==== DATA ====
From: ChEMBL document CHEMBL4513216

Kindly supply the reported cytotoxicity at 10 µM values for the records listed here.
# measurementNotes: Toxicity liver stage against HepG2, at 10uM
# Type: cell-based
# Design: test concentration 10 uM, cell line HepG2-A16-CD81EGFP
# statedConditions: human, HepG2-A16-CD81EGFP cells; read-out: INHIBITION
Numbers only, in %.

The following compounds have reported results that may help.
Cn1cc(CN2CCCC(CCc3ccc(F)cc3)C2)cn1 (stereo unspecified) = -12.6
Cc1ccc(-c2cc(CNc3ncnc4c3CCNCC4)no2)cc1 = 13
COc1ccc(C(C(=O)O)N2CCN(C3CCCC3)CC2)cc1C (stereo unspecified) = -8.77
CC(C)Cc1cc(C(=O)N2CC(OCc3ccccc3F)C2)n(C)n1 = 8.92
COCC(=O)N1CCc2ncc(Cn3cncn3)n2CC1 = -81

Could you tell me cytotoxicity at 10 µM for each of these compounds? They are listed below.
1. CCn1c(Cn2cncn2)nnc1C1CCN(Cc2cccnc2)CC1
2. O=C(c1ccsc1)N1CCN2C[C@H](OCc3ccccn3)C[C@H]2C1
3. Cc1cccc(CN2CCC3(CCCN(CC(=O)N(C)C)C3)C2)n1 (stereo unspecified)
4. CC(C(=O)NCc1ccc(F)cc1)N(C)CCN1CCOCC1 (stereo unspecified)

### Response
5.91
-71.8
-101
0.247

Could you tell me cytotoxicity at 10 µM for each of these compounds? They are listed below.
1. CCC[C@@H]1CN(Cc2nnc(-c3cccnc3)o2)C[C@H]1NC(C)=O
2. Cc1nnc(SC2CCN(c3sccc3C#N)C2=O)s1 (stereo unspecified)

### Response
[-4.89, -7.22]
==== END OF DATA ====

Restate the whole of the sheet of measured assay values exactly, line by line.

From: ChEMBL document CHEMBL4513216

Kindly supply the reported cytotoxicity at 10 µM values for the records listed here.
# measurementNotes: Toxicity liver stage against HepG2, at 10uM
# Type: cell-based
# Design: test concentration 10 uM, cell line HepG2-A16-CD81EGFP
# statedConditions: human, HepG2-A16-CD81EGFP cells; read-out: INHIBITION
Numbers only, in %.

The following compounds have reported results that may help.
Cn1cc(CN2CCCC(CCc3ccc(F)cc3)C2)cn1 (stereo unspecified) = -12.6
Cc1ccc(-c2cc(CNc3ncnc4c3CCNCC4)no2)cc1 = 13
COc1ccc(C(C(=O)O)N2CCN(C3CCCC3)CC2)cc1C (stereo unspecified) = -8.77
CC(C)Cc1cc(C(=O)N2CC(OCc3ccccc3F)C2)n(C)n1 = 8.92
COCC(=O)N1CCc2ncc(Cn3cncn3)n2CC1 = -81

Could you tell me cytotoxicity at 10 µM for each of these compounds? They are listed below.
1. CCn1c(Cn2cncn2)nnc1C1CCN(Cc2cccnc2)CC1
2. O=C(c1ccsc1)N1CCN2C[C@H](OCc3ccccn3)C[C@H]2C1
3. Cc1cccc(CN2CCC3(CCCN(CC(=O)N(C)C)C3)C2)n1 (stereo unspecified)
4. CC(C(=O)NCc1ccc(F)cc1)N(C)CCN1CCOCC1 (stereo unspecified)

### Response
5.91
-71.8
-101
0.247

Could you tell me cytotoxicity at 10 µM for each of these compounds? They are listed below.
1. CCC[C@@H]1CN(Cc2nnc(-c3cccnc3)o2)C[C@H]1NC(C)=O
2. Cc1nnc(SC2CCN(c3sccc3C#N)C2=O)s1 (stereo unspecified)

### Response
[-4.89, -7.22]